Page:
The City of Birmingham Symphony Orchestra celebrates its centenary – and looks to the future

United KingdomUnited Kingdom CBSO Centenary Concert – Schumann, Elgar, Saint-Saёns, Hannah Kendall, A.R. Rahman, Stravinsky: Sheku Kanneh-Mason (cello), Roopa Panesar (sitar), Adrian Lester (presenter), City of Birmingham Symphony Orchestra / Sir Simon Rattle (conductor). Streamed live on the CBSO YouTube and Facebook channels from PRG’s Live Stage Studio, Longbridge, Birmingham. 5.9.2020. (JQ)

Schumann – Genoveva – Overture
Elgar – Serenade for Strings
Saint-Saёns – Cello Concerto No.1 in A minor
Hannah KendallThe Spark Catchers (2017)
A.R. Rahman – Slumdog Millionaire Suite
StravinskyThe Firebird – Suite (1919)

On Sunday 5 September 1920, at 7pm, Appleby Mathews, founding conductor of the City of Birmingham Orchestra, began the orchestra’s inaugural concert. Precisely 100 years later, the City of Birmingham Symphony Orchestra was able to mark the centenary with a concert. I use the words ‘was able’ very deliberately because, due to Covid-19 restrictions, the orchestra has not been able to play in public since March and it was only with a huge amount of work, imagination and flexibility from everyone involved that this event took place at all. The orchestra’s very first concert took place in the city’s Theatre Royal. The original plan had been for the CBSO to celebrate its centenary in Symphony Hall, their home since 1991. However, that venue remains closed and instead the orchestra took over PRG’s Live Stage Studio, Longbridge, a substantial former warehouse, I believe. Though no audience could be present, the size of this venue at least meant that the full orchestra could assemble.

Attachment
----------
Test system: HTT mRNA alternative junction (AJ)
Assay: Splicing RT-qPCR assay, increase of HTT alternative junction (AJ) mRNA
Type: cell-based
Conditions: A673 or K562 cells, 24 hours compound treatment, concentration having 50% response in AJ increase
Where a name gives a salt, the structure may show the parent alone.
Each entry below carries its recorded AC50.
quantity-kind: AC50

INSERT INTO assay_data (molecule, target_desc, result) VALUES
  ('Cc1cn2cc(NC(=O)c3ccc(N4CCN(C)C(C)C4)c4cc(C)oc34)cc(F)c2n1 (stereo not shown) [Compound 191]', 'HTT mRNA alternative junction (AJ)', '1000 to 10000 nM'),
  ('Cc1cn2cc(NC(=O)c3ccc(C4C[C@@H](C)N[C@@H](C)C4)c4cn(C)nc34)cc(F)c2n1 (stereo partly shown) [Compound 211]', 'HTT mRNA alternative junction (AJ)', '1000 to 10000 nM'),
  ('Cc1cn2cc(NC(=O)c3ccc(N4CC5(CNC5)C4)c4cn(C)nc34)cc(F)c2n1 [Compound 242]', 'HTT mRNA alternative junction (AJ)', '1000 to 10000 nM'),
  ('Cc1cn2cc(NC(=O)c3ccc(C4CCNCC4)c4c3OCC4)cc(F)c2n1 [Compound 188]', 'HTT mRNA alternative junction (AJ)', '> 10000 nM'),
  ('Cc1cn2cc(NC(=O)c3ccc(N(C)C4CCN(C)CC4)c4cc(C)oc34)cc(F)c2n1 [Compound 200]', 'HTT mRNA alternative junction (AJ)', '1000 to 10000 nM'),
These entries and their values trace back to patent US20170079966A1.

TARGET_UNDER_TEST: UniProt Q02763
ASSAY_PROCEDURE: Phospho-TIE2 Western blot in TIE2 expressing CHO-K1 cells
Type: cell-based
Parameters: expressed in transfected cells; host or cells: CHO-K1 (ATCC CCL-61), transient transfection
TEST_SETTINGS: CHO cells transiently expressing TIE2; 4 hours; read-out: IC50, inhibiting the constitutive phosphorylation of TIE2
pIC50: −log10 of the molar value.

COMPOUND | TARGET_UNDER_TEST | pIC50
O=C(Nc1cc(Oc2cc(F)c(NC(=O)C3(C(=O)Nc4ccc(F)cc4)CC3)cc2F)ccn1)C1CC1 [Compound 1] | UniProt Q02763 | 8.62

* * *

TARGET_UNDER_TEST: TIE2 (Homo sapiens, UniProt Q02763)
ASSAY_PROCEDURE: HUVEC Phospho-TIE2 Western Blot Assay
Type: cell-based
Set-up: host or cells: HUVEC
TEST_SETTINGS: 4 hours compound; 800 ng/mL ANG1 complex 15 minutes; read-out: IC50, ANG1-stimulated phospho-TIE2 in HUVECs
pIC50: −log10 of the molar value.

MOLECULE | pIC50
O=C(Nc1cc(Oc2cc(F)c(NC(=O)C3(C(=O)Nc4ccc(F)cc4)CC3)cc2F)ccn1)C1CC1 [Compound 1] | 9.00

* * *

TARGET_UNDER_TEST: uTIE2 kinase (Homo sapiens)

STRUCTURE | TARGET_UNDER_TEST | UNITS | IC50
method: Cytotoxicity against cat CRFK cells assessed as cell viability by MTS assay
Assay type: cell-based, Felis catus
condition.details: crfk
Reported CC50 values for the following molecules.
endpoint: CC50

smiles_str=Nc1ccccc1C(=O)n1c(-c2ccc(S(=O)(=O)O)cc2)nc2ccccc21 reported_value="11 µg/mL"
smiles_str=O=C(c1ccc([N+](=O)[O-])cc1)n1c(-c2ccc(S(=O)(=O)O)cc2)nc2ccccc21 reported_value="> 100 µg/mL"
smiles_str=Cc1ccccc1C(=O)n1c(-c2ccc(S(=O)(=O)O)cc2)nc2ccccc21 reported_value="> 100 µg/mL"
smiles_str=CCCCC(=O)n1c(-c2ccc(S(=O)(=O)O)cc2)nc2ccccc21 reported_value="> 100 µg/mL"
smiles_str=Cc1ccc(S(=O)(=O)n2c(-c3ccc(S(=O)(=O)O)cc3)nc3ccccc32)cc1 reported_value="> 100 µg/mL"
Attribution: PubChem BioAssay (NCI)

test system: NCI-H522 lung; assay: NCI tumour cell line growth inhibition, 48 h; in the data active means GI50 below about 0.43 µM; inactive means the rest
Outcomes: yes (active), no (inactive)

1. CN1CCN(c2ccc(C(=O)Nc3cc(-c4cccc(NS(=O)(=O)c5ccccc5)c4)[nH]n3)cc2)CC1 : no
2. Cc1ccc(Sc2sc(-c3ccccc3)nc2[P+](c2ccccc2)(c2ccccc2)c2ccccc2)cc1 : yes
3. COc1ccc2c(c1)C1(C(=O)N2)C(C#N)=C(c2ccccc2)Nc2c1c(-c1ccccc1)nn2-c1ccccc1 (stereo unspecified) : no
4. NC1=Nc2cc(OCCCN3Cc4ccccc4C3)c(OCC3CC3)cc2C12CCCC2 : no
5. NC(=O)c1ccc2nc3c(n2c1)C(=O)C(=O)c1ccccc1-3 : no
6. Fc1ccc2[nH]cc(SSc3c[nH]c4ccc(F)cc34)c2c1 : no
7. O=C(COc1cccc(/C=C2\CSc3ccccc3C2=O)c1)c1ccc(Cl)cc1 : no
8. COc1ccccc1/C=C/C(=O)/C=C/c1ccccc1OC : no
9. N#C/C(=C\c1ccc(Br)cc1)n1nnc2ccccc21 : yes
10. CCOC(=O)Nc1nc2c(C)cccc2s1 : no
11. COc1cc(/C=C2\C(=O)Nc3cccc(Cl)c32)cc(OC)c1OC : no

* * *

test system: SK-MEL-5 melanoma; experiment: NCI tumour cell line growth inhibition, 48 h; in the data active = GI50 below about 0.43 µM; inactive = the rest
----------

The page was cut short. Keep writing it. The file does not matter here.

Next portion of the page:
One might have expected that the CBSO’s Osborn Music Director, Mirga Gražinytė-Tyla would have been on the rostrum for such a concert but she is currently on maternity leave. Her place was taken by Sir Simon Rattle. In many ways that felt fitting because it was under Rattle’s long leadership (1980-1998) that the CBSO advanced to the stature that it currently occupies in the world of music. It turned out to be a particularly happy choice for another important reason. Unlike many of his colleagues, Sir Simon has conducted quite a few concerts during the Covid emergency, including a fine BBC Prom with the LSO just a few days ago (review),  and so has more experience than most in conducting under the constraints of social distancing.

Wisely, no attempt was made to replicate the programme given in 1920. Richard Bratby detailed the musical bill of fare in his splendid centenary history of the CBSO (review); it was a long programme. However, one piece was carried over from 1920 to 2020: Elgar’s delightful Serenade for Strings.

The programme began with Schumann’s overture to his opera Genoveva. I may be wrong, but I don’t think that Simon Rattle conducted much Schumann during his time with the CBSO but he’s become a keen advocate of the composer with both the Berlin Philharmonic and the LSO. The performance of the overture was a good one. The slow opening was suitably brooding, after which the main allegro was spirited and well played.